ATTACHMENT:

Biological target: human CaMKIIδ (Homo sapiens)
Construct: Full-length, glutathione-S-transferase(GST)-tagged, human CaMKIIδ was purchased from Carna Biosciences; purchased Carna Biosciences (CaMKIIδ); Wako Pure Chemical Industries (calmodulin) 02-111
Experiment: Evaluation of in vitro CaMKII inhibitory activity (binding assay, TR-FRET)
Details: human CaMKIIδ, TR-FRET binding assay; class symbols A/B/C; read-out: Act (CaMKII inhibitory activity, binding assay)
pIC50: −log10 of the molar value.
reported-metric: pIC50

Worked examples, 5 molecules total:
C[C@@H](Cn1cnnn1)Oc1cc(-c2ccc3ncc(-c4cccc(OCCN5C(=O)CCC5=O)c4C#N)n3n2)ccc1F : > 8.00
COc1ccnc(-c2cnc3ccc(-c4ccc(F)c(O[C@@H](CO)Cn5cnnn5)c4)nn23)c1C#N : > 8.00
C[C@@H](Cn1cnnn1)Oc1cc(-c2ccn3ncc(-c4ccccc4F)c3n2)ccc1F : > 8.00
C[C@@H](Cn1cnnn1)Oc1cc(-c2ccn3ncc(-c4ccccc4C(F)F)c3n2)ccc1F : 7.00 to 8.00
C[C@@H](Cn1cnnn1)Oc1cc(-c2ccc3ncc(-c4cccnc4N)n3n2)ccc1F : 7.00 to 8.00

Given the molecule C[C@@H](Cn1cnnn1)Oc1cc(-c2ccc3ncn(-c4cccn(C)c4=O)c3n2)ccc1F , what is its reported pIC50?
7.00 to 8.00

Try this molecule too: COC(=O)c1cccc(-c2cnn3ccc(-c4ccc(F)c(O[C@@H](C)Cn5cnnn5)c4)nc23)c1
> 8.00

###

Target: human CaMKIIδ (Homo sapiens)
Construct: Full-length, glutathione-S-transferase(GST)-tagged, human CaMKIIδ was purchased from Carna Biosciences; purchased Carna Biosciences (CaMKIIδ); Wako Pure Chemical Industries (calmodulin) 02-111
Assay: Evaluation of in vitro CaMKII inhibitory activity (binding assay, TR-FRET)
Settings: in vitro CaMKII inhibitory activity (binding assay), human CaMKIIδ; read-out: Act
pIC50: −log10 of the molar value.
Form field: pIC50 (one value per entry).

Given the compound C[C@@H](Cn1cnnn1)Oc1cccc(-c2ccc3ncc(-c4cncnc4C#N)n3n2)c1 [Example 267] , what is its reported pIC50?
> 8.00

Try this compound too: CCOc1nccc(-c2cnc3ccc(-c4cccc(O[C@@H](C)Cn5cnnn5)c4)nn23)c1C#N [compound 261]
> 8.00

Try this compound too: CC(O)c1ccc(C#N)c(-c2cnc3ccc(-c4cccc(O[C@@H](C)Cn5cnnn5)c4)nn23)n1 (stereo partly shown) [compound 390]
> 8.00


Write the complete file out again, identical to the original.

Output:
Biological target: human CaMKIIδ (Homo sapiens)
Construct: Full-length, glutathione-S-transferase(GST)-tagged, human CaMKIIδ was purchased from Carna Biosciences; purchased Carna Biosciences (CaMKIIδ); Wako Pure Chemical Industries (calmodulin) 02-111
Experiment: Evaluation of in vitro CaMKII inhibitory activity (binding assay, TR-FRET)
Details: human CaMKIIδ, TR-FRET binding assay; class symbols A/B/C; read-out: Act (CaMKII inhibitory activity, binding assay)
pIC50: −log10 of the molar value.
reported-metric: pIC50

Worked examples, 5 molecules total:
C[C@@H](Cn1cnnn1)Oc1cc(-c2ccc3ncc(-c4cccc(OCCN5C(=O)CCC5=O)c4C#N)n3n2)ccc1F : > 8.00
COc1ccnc(-c2cnc3ccc(-c4ccc(F)c(O[C@@H](CO)Cn5cnnn5)c4)nn23)c1C#N : > 8.00
C[C@@H](Cn1cnnn1)Oc1cc(-c2ccn3ncc(-c4ccccc4F)c3n2)ccc1F : > 8.00
C[C@@H](Cn1cnnn1)Oc1cc(-c2ccn3ncc(-c4ccccc4C(F)F)c3n2)ccc1F : 7.00 to 8.00
C[C@@H](Cn1cnnn1)Oc1cc(-c2ccc3ncc(-c4cccnc4N)n3n2)ccc1F : 7.00 to 8.00

Given the molecule C[C@@H](Cn1cnnn1)Oc1cc(-c2ccc3ncn(-c4cccn(C)c4=O)c3n2)ccc1F , what is its reported pIC50?
7.00 to 8.00

Try this molecule too: COC(=O)c1cccc(-c2cnn3ccc(-c4ccc(F)c(O[C@@H](C)Cn5cnnn5)c4)nc23)c1
> 8.00

###

Target: human CaMKIIδ (Homo sapiens)
Construct: Full-length, glutathione-S-transferase(GST)-tagged, human CaMKIIδ was purchased from Carna Biosciences; purchased Carna Biosciences (CaMKIIδ); Wako Pure Chemical Industries (calmodulin) 02-111
Assay: Evaluation of in vitro CaMKII inhibitory activity (binding assay, TR-FRET)
Settings: in vitro CaMKII inhibitory activity (binding assay), human CaMKIIδ; read-out: Act
pIC50: −log10 of the molar value.
Form field: pIC50 (one value per entry).

Given the compound C[C@@H](Cn1cnnn1)Oc1cccc(-c2ccc3ncc(-c4cncnc4C#N)n3n2)c1 [Example 267] , what is its reported pIC50?
> 8.00

Try this compound too: CCOc1nccc(-c2cnc3ccc(-c4cccc(O[C@@H](C)Cn5cnnn5)c4)nn23)c1C#N [compound 261]
> 8.00

Try this compound too: CC(O)c1ccc(C#N)c(-c2cnc3ccc(-c4cccc(O[C@@H](C)Cn5cnnn5)c4)nn23)n1 (stereo partly shown) [compound 390]
> 8.00